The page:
ST. GEORGE, Utah (September 18, 2021) – After two-years of anticipation for a world championship event, St. George, Utah, took the global spotlight this week as fans and athletes alike witnessed the remarkable lineup of pro athletes at the 2021 Intermountain Healthcare IRONMAN® 70.3® World Championship presented by Utah Sports Commission. Featuring moderate temperatures, striking landscapes, and some unpredictable weather, the Land of Endurance lived up to its billing with Lucy Charles-Barclay (GBR) taking the top spot for the first time as women’s world champion while Gustav Iden (NOR) defended his 2019 IRONMAN 70.3 World Championship title, making it two-in-a-row. Boulder triathletes Sam Long (USA) and Jeanni Metzler (ZAF) took the runner-up spots.
Men’s IRONMAN 70.3 World Championship title
Following his quick rise and stunning 2019 IRONMAN 70.3 World Championship win as a seemingly unknown challenger, Norwegian professional Gustav Iden crossed today’s finish line with an unrivaled race that has cemented him as a force for others to catch. Coming out of the swim pack in 17th, Iden made up lost time by battling it back on the bike, passing fellow athletes early on. Even though heavy showers and hail poured down on athletes for a portion of the run, Iden remained undeterred and unstoppable, crossing the finish line in 3:37:13, nearly four minutes ahead of second place athlete Sam Long. The podium rounded out with an impressive performance by Daniel Baekkegard (DEN), who finished third in 3:42:24.
Top five professional men’s results:
|1||Gustav Iden (NOR)||24:54||1:58:58||1:11:32||3:37:13|
|2||Sam Long (USA)||25:54||2:00:48||1:12:11||3:41:09|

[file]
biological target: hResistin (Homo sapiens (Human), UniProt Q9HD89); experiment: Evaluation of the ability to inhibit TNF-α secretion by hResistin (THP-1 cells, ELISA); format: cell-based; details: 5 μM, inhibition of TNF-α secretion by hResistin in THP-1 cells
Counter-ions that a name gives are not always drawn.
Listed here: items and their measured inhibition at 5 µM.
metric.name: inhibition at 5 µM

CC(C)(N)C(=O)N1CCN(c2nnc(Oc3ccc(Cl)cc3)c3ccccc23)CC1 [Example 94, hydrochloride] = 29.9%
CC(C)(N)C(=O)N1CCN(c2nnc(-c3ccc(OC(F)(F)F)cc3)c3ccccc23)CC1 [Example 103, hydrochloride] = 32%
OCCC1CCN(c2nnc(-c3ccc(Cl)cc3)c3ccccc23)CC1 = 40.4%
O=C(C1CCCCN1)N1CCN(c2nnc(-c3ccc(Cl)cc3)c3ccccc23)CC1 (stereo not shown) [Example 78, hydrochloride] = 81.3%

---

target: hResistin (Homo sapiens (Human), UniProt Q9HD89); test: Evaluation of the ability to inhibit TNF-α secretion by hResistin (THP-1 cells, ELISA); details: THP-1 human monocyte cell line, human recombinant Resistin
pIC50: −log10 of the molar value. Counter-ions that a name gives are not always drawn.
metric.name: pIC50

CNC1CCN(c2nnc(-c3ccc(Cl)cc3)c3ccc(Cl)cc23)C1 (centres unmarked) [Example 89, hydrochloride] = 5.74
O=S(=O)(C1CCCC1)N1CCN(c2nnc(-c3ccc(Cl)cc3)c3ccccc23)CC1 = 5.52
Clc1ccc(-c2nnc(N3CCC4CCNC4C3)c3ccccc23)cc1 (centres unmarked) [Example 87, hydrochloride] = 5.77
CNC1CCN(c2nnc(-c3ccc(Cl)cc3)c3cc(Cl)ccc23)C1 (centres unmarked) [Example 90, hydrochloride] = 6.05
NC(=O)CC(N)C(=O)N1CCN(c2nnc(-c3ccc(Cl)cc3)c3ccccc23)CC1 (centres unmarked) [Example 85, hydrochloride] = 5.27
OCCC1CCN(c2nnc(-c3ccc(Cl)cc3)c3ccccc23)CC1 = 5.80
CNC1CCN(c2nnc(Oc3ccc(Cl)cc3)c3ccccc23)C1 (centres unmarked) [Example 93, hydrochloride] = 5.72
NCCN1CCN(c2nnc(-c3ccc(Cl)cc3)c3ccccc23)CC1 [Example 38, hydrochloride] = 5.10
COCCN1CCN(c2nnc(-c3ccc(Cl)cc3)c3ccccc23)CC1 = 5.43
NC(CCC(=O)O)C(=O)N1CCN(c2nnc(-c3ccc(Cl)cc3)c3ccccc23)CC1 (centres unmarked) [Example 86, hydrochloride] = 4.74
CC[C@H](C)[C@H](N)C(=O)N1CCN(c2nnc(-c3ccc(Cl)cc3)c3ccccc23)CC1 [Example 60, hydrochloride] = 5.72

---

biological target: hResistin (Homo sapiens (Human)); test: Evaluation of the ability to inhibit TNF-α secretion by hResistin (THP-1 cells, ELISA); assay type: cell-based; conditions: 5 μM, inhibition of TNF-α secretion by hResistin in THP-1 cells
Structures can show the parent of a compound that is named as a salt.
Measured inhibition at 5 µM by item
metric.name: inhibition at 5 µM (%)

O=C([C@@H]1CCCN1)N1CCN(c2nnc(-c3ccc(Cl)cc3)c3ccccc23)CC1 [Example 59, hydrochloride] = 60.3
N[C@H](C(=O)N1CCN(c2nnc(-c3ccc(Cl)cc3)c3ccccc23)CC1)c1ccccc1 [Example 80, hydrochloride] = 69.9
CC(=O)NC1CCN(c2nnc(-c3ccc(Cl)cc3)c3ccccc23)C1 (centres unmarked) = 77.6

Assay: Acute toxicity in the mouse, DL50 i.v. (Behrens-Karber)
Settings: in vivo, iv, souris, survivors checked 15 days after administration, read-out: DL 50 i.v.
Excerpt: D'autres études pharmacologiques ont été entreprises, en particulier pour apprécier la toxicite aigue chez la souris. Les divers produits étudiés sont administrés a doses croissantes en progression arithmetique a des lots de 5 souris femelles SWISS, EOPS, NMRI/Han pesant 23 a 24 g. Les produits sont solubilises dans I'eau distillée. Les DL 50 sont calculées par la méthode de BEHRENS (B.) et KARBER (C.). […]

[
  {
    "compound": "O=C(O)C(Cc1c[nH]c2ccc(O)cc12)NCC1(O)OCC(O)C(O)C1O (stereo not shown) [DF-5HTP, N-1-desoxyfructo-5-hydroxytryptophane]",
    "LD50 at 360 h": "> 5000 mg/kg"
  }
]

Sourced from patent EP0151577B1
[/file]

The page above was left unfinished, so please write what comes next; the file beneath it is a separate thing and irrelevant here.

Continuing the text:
|3||Daniel Baekkegard (DEN)||23:51||2:03:00||1:13:23||3:42:24|
|4||Miki Taagholt (DEN)||23:54||2:03:02||1:14:00||3:43:07|
|5||Jackson Laundry (CAN)||24:50||2:01:54||1:14:38||3:43:24|
Women’s IRONMAN 70.3 World Championship title
From the firing of the start cannon to the finish line tape, Lucy Charles-Barclay dominated the women’s professional field with prowess and a determination to win that wouldn’t be denied. Charles-Barclay put together a stellar race that was years in the making after one second-place IRONMAN 70.3 World Championship (2018) and three second-place IRONMAN World Championship (2017, 2018, 2019) finishes. Crossing the finish line on Main Street in 4:00:20, Charles-Barclay soaked in the roar of the crowd, leading to tears of joy as she embraced her husband, Reese, and realized her goal of an IRONMAN 70.3 World Championship title. South African Jeanni Metzler, who trains in Boulder, had an impressive day of her own, running her way into a second-place finish with a time of 4:08:39. Meanwhile, Taylor Knibb in only her second ever IRONMAN 70.3 finished the world championship in third just 11 seconds behind Metzler.
Top five professional women’s results:
|1||Lucy Charles-Barclay (GBR)||24:36||2:14:54||1:18:48||4:00:20|
|2||Jeanni Metzler (ZAF)||26:08||2:20:17||1:20:12||4:08:38|
|3||Taylor Knibb (USA)||26:05||2:18:23||1:22:18||4:08:50|
|4||Katrina Matthews (GBR)||28:14||2:17:43||1:22:37||4:10:45|
|5||Emma Pallant-Browne (GBR)||28:13||2:18:03||1:23:42||4:12:10|
More than 3,500 athletes checked-in to start the days race including the impressive professional field, tackling a 1.2-mile (1.9km) swim that took place in the Sand Hollow Reservoir in Hurricane, Utah followed by a challenging 56-mile (91.3km) bike course that led athletes through stunning desert landscapes with 3,442 feet (1,049 meters) of elevation gain and an unforgettable climb into Snow Canyon State Park and surrounding Washington County. The IRONMAN 70.3 World Championship event was capped off with the two-loop, 13.1-mile (21.2km) run course through Red Hills Parkway and saw athletes finish in historic downtown St. George. In order to qualify for the 2021 Intermountain Healthcare IRONMAN 70.3 World Championship, more than 50,000 age-group athletes competed to earn slots at over 45 IRONMAN 70.3 events held worldwide. The 2021 Intermountain Healthcare IRONMAN 70.3 World Championship saw athletes from over 85 countries, regions and territories compete in this world-renowned event, ranging in age from 18 to 84